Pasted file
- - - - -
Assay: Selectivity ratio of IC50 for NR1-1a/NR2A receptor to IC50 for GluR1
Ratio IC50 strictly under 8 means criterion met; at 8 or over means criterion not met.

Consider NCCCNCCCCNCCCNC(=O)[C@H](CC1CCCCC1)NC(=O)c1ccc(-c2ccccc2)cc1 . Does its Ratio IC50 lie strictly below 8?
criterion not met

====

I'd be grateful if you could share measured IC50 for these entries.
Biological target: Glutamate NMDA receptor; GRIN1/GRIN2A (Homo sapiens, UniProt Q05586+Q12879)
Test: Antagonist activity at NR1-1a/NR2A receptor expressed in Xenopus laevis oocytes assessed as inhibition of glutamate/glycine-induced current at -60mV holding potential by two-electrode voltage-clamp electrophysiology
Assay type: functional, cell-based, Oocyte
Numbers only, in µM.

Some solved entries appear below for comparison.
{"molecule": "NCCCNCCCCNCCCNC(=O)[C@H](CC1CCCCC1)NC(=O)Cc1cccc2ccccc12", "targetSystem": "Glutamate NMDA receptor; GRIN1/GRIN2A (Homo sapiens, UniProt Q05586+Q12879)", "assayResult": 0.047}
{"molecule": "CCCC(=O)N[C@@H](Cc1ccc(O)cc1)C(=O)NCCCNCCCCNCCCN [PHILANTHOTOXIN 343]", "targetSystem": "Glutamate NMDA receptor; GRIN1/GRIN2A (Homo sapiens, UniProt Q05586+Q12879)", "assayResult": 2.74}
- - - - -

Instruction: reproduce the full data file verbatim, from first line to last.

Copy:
Assay: Selectivity ratio of IC50 for NR1-1a/NR2A receptor to IC50 for GluR1
Ratio IC50 strictly under 8 means criterion met; at 8 or over means criterion not met.

Consider NCCCNCCCCNCCCNC(=O)[C@H](CC1CCCCC1)NC(=O)c1ccc(-c2ccccc2)cc1 . Does its Ratio IC50 lie strictly below 8?
criterion not met

====

I'd be grateful if you could share measured IC50 for these entries.
Biological target: Glutamate NMDA receptor; GRIN1/GRIN2A (Homo sapiens, UniProt Q05586+Q12879)
Test: Antagonist activity at NR1-1a/NR2A receptor expressed in Xenopus laevis oocytes assessed as inhibition of glutamate/glycine-induced current at -60mV holding potential by two-electrode voltage-clamp electrophysiology
Assay type: functional, cell-based, Oocyte
Numbers only, in µM.

Some solved entries appear below for comparison.
{"molecule": "NCCCNCCCCNCCCNC(=O)[C@H](CC1CCCCC1)NC(=O)Cc1cccc2ccccc12", "targetSystem": "Glutamate NMDA receptor; GRIN1/GRIN2A (Homo sapiens, UniProt Q05586+Q12879)", "assayResult": 0.047}
{"molecule": "CCCC(=O)N[C@@H](Cc1ccc(O)cc1)C(=O)NCCCNCCCCNCCCN [PHILANTHOTOXIN 343]", "targetSystem": "Glutamate NMDA receptor; GRIN1/GRIN2A (Homo sapiens, UniProt Q05586+Q12879)", "assayResult": 2.74}